Book Review - Thank You, Sarah: The Woman Who Saved Thanksgiving

Author: Laurie Halse Anderson
Illustrator: Matt Faulkner
Publisher: Simon & Schuster (September 27, 2005)
Reading Level: Ages 4 to 10 years
Source: Personal Copy
Rating: 5 out of 5 Stars

Description from GoodReads:
We the people of the United States...
Almost Lost Thanksgiving
Yes. That's right!
Way back when "skirts were long and hats were tall" Americans were forgetting Thanksgiving, and nobody seemed to care!

Thankfully, Sarah Hale appeared. More steadfast than Plymouth Rock, this lady editor knew the holiday needed saving. But would her recipe for rescue ever convince Congress and the presidents?
Join acclaimed author Laurie Halse Anderson on a journey of a woman and a pen that spanned four decades, the Civil War, and five presidents, all so you could have your turkey and eat it too!

 Thanks to @mrschureads on Twitter I have a new favorite Thanksgiving Picture Book - THANK YOU, SARAH: THE WOMAN WHO SAVED THANKSGIVING.  This non-fiction picture book tells the story of Sarah Hale.  A woman who was well ahead of her times.  Hale, a mother of five, had a well established career as an advocate, writer, and editor.  She even wrote "Mary Had A Little Lamb".  However, when she discovered that people were not observing Thanksgiving regularly and it was potentially going to be lost as a holiday, Hale began a 38 year letter writing campaign to convince the President to declare it a National Holiday on a set date.  It wasn't until 1863 and Abraham Lincoln that Hale finally met with success.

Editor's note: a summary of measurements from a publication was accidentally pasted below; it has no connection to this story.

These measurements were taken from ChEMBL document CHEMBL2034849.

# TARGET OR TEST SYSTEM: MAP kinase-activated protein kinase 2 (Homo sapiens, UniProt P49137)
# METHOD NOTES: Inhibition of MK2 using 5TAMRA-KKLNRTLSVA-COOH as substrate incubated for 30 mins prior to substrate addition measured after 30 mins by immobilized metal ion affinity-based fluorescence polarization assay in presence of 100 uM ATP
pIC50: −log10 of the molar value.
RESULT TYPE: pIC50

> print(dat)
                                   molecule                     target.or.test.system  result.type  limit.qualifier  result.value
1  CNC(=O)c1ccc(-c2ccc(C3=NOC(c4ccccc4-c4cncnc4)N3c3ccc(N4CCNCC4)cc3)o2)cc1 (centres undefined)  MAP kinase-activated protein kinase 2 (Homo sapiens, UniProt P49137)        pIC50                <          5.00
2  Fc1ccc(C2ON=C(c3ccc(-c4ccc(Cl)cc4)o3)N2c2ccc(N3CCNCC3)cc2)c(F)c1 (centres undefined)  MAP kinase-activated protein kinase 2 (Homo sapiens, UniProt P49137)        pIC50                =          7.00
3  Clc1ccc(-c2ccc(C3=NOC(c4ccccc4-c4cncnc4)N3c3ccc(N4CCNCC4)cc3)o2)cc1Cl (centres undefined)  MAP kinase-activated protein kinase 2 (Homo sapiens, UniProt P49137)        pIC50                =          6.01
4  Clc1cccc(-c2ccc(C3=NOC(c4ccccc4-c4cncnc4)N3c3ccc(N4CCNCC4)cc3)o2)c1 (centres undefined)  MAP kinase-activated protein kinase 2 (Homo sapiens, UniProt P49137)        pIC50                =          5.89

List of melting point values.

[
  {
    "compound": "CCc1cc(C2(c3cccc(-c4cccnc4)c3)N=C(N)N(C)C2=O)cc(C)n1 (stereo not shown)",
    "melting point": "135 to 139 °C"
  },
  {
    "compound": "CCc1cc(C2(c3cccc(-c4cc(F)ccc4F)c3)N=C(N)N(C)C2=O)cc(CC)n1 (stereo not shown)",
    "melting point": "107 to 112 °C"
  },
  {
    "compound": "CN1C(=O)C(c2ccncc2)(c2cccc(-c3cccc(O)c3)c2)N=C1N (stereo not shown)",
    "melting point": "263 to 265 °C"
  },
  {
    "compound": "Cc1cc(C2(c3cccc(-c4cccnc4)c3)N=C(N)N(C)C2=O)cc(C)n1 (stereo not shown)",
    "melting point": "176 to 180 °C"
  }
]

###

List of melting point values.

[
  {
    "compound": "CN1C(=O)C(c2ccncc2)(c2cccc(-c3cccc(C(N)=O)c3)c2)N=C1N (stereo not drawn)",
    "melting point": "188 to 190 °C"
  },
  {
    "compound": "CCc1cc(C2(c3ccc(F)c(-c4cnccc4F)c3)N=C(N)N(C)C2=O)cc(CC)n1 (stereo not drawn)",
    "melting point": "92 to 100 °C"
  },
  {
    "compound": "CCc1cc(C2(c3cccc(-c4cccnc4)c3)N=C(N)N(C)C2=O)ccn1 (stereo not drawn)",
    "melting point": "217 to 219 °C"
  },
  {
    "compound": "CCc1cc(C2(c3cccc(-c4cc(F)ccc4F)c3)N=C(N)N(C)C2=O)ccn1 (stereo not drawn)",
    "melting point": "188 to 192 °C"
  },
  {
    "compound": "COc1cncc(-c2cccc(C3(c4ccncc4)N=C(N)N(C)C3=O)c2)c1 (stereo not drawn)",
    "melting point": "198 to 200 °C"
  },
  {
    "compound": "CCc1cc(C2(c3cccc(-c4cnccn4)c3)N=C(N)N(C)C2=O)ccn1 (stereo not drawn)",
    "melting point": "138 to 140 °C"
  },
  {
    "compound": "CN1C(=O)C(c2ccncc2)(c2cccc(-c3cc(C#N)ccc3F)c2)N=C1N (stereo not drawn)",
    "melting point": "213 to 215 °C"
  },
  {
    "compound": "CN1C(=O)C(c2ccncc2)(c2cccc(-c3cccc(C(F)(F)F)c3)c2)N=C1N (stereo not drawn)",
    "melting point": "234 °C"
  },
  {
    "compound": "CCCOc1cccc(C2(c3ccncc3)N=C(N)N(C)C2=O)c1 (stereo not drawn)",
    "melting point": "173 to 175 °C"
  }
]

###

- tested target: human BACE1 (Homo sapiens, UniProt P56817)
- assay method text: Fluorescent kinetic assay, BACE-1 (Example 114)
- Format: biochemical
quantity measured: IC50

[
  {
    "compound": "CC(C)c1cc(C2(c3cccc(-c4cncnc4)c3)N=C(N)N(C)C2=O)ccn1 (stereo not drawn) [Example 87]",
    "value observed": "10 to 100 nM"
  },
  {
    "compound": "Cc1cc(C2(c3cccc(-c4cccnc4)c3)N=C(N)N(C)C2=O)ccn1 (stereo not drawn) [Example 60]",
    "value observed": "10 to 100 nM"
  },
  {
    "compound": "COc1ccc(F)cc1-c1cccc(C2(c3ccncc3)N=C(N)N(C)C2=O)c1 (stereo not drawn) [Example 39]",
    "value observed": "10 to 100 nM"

Laurie Halse Anderson, though more well-known for her Middle Grade and Young Adult books (SPEAK, CHAINS, FEVER, FORGE, and more), tackles the re-telling of Hale's journey to rescue Thanksgiving in a delightful and humorous manner.  With a bit of irreverency in both text and illustrations, Halse Anderson brings alive Hale's perseverance and tenacity while Faulkner does an excellent job making the text pop with caricature style drawings.  At the end of the story, Halse Anderson challenges readers to "Pick up your pen. Change the world." And Hale certainly did that with her pen.

When I recently read the book aloud to a group of third graders, they were fascinated with the story.  Children wanted to spend time looking at the illustrations which definitely match the tone and intent of Halse Anderson's writing.  This is one book that I am going to need to keep several copies of so that I will always have one to loan out.

So what is your favorite Thanksgiving picture book or chapter book?